Modern Farmer describes centuries of military love for the humble donkey. Though the U. S. Army officially ended its pack mule program in the 1950s, current soldiers and Marines-- along with the Afghan Army itself -- have trained again to use donkeys and mules in mountainous terrain. [more inside]
His name is Mule, and he has been wandering for 29 of his 65 years. He has a website, and a presence on Facebook, but otherwise lives a very simple life, traveling on foot with his three mules, sleeping mostly outside and living hand to mouth. In his effort to make a statement about urban sprawl and our increasing dependence on cars, he often faces harassment from police. If you ever have come across him, it is a sight you will not forget.
Wikileaks may have been the big news, but there were numerous other data breaches in 2010. [more inside]
"I knew I could be arrested, even die, because with these things you expect everything. But at that moment I was so desperate about the money, and to do something for my life." [more inside]
It became necessary, one day, at Willet's Point, to destroy a worthless mule, and the subject was made the occasion of giving instruction to the military class there stationed. The mule was placed in proper position before the camera and duly focused. Upon the animal's forehead a cotton bag was tied containing six ounces of dynamite.....Instantaneous Photography, 1881 style. From Scientific American, September 24, 1881: (a) Text (b) Engravings: Before the Explosion; After the Explosion. (c) Photographs: The Explosion. images from stereoviews.com; link via things magazine.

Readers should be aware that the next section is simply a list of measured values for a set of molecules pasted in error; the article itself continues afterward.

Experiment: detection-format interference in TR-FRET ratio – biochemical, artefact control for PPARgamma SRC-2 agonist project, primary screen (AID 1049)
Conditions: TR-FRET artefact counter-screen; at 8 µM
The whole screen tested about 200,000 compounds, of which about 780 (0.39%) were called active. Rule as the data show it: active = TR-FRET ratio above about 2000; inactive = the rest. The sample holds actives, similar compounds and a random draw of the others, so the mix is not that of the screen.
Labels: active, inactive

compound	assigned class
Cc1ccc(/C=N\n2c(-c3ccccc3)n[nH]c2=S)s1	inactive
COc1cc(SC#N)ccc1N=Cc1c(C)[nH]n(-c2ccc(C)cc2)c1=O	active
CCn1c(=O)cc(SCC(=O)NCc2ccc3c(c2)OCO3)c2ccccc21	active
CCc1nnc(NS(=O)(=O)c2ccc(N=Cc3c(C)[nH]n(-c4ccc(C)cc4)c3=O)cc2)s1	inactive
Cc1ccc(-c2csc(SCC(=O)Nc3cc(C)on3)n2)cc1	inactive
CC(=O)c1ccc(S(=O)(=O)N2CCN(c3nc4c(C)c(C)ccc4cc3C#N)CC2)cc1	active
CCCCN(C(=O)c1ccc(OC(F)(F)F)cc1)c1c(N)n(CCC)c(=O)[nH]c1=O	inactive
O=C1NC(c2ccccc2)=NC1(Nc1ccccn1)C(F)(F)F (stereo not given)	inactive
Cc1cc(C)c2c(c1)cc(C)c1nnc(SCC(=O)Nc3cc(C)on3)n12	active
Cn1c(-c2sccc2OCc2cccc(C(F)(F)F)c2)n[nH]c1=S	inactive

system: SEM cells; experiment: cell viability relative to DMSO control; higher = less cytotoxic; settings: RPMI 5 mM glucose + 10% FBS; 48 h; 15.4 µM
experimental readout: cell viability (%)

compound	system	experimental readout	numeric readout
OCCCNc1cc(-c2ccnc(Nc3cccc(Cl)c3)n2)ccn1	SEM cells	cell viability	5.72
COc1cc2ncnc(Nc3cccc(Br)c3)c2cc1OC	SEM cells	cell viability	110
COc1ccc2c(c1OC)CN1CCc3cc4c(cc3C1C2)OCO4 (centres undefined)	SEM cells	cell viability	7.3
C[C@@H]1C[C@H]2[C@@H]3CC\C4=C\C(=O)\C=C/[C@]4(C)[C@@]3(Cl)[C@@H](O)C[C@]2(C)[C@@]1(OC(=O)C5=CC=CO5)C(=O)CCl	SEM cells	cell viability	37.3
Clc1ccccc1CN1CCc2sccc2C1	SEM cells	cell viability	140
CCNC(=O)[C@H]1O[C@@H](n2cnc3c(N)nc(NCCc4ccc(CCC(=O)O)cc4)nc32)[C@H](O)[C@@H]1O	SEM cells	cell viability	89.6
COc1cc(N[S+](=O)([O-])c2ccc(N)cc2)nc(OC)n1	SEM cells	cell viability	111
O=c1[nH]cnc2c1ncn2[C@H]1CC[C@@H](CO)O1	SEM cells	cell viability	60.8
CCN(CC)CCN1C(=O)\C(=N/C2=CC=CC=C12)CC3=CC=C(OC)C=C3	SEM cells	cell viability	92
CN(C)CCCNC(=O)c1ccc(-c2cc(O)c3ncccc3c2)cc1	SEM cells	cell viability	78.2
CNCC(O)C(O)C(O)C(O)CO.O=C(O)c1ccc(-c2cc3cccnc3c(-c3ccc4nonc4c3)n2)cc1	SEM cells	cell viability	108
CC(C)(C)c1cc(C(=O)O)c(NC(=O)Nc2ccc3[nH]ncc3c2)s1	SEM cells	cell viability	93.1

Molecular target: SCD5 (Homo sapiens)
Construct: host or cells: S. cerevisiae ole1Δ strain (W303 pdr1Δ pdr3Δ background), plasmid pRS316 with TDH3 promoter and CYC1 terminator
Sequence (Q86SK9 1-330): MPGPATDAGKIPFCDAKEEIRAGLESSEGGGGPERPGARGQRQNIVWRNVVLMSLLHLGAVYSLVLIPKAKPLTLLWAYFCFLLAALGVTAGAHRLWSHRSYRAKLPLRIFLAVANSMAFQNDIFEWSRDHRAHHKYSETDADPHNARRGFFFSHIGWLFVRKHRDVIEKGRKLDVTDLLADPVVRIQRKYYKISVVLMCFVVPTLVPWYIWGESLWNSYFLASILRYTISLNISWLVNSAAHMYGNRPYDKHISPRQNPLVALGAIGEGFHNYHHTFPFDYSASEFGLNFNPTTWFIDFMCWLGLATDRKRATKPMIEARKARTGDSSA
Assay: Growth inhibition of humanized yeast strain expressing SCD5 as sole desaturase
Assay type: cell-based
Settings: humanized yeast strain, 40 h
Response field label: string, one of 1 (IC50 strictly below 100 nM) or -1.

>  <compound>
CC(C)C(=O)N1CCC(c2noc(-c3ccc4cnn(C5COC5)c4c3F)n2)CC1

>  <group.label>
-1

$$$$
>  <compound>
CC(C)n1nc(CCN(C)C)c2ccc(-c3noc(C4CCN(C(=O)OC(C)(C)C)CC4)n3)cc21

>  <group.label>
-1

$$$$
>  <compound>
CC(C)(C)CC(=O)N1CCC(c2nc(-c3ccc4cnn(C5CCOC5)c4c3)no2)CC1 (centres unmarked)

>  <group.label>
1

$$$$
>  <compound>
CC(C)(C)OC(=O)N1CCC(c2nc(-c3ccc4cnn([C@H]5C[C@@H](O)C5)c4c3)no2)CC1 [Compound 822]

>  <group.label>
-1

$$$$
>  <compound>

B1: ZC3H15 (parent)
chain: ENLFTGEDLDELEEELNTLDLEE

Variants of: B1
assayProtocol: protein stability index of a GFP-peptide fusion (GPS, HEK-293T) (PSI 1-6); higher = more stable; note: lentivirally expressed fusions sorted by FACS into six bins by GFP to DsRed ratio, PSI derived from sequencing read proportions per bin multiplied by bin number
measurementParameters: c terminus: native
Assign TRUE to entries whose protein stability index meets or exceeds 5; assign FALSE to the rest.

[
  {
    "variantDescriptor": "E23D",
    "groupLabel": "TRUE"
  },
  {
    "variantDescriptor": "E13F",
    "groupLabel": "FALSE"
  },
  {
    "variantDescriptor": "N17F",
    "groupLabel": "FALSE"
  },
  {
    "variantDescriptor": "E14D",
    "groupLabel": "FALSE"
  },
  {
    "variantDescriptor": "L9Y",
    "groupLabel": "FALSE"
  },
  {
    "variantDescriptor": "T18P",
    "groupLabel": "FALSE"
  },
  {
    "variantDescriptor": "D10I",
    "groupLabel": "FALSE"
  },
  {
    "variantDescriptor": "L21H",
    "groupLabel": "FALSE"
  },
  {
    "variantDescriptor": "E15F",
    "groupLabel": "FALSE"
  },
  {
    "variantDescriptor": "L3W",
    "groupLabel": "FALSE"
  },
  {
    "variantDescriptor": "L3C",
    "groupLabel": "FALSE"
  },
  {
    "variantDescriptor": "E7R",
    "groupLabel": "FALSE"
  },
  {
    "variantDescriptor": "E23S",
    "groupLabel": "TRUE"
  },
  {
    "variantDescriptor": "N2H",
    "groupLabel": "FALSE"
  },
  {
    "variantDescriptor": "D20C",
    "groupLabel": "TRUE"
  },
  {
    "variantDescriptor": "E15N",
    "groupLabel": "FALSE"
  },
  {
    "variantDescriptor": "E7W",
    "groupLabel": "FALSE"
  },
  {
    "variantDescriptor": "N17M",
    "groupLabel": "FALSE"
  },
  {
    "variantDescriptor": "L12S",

Nice Ass! Jon Katz describes why he owns and loves his donkeys. Follow-up: what happened when Lulu fell during an ice storm.
"Well, of course, we do mules down on the farm in Georgia. It's the natural swing of things, you naive lefty you." Neal Horsley is certainly one of the more interesting right-wing hypocrites living in these interesting times. [via Wonkette]